Nassau’s Republican legislative majority on Monday subpoenaed County Executive Laura Curran’s administration for financial documents GOP lawmakers say they need to analyze Curran’s plans to shrink Nassau’s ballooning deficit.
The subpoenas, signed by Presiding Officer Richard Nicolello (R-New Hyde Park), sought financial statements from county consultants Public Financial Management and Raymond Orlando, budget director for the Democratic county executive.
Republicans last month unsuccessfully requested financial documents from the Curran administration they said contained, “information critical to carrying out their duties as a coequal branch of government.”
The subpoenas direct PFM representatives and Orlando to appear before a legislative committee on Aug.10 with “all analysis, documents, records and reports … related to proposed and actual actions taken by the county to address budgetary issues arising out of the COVID-19 pandemic and the economic slowdown, including but not limited to, proposed refunding, refinancing or issuance of any debt by Nassau County or the Nassau Interim Finance Authority.”
“We are not prejudging any potential plan to address the county’s fiscal difficulties resulting from the COVID-19 pandemic,” Nicolello said. “However, as the county’s elected representatives, we must review all possible options. The administration has refused for months to provide us with an analysis of these options, but has instead sought to ram through a refinancing plan that will burden residents with hundreds of millions in debt service and bureaucratic costs through 2051.”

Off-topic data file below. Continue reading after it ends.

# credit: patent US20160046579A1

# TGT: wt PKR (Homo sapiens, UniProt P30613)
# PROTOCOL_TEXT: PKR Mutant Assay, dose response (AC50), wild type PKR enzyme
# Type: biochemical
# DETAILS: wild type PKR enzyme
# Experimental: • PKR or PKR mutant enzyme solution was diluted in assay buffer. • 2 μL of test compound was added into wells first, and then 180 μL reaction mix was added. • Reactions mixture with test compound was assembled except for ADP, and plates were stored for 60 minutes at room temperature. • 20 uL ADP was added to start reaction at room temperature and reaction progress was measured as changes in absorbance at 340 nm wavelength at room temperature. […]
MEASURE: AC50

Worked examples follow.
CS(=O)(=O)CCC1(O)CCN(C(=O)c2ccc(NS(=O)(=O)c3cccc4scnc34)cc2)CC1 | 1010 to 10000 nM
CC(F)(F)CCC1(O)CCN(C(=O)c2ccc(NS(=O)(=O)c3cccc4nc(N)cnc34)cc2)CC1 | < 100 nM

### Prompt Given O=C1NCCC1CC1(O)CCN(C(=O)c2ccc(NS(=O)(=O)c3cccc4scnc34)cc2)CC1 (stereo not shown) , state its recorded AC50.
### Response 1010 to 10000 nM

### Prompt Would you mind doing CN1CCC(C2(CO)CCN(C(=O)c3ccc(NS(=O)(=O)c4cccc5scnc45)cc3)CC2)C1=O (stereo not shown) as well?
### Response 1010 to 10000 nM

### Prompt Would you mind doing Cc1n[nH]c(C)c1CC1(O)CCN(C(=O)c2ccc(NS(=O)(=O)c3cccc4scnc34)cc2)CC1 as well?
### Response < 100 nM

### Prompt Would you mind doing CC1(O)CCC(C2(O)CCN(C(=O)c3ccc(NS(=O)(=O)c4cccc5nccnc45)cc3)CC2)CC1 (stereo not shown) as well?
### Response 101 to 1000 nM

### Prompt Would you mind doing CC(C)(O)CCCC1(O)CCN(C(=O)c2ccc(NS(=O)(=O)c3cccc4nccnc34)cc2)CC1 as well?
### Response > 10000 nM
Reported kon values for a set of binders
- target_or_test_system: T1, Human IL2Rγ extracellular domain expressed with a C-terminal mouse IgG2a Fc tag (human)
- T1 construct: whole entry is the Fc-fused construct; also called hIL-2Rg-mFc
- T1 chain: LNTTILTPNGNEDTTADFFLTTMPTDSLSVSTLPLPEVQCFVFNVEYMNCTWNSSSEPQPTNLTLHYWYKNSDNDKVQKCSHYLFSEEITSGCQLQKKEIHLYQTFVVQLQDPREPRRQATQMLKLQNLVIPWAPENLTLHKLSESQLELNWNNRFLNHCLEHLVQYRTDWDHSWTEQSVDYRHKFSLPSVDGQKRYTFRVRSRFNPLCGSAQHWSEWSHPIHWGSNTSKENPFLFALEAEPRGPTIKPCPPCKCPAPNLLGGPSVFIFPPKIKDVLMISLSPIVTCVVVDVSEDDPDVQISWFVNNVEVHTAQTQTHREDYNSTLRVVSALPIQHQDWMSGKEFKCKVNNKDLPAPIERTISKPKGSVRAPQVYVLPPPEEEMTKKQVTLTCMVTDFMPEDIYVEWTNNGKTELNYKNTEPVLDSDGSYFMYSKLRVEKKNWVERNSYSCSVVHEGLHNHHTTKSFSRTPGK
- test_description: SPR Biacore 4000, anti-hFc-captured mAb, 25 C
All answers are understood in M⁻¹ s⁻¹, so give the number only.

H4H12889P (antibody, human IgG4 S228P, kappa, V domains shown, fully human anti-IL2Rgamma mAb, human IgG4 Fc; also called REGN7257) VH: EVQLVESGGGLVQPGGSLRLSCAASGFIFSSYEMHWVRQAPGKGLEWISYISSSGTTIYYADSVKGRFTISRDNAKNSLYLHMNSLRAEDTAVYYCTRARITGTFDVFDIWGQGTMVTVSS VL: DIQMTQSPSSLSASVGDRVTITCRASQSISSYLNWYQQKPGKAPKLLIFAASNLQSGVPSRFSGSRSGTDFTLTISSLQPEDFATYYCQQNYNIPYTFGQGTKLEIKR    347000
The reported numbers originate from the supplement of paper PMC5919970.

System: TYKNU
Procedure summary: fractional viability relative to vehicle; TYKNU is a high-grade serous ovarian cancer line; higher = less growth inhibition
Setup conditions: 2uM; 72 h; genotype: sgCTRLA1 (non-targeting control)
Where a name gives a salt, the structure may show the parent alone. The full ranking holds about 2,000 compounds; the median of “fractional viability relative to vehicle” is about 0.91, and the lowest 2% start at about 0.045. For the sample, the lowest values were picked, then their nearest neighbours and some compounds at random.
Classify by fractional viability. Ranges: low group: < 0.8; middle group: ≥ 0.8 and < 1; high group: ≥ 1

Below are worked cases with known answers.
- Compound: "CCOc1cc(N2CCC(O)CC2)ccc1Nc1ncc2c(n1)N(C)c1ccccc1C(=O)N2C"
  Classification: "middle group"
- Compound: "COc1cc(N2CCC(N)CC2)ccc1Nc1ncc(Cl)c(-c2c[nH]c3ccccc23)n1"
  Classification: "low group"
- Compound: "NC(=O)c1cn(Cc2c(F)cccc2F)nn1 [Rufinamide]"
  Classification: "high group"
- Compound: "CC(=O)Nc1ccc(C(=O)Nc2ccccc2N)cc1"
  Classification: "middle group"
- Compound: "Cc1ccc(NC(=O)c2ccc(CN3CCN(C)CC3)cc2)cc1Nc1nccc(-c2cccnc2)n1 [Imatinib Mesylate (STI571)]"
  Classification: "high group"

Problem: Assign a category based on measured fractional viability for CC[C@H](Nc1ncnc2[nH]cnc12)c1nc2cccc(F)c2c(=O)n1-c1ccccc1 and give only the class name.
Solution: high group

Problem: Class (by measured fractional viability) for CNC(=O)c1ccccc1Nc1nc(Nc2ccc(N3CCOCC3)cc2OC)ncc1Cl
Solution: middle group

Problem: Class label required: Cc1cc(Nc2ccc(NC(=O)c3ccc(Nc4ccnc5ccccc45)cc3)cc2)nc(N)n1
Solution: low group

County spokesman Mike Fricchione said: “As with every arbitrary, taxpayer funded political fishing expedition that Republican legislators decide to voyage on, the County Executive’s administration will again explain to the legislature the financial tsunami that has engulfed the County, along with the rest of the country. Nassau County’s Office of Management and Budget briefed the legislature on a fiscally responsible plan to put Nassau County back on stable financial footing over month ago and has yet to receive any alternative proposals for solving the unprecedented fiscal crisis.”
Nicolello and Curran disagree about how to address the deficit, which is projected to reach nearly $750 million over the next 18 months, largely due to a steep drop in sales tax receipts. Nassau’s annual budget is about $3.5 million.
Curran says refinancing county debt through NIFA, the county’s financial control board, would save Nassau millions of dollars a year.
But Republicans say it would extend the period of NIFA oversight of county finances.
The county Legislature, where the GOP has an 11-8 edge, would need to approve borrowing through NIFA.
The legal action is the first since March 2011, legislative officials said, when the Legislature demanded budget aides to former Nassau County Executive Edward Mangano testify at a hearing.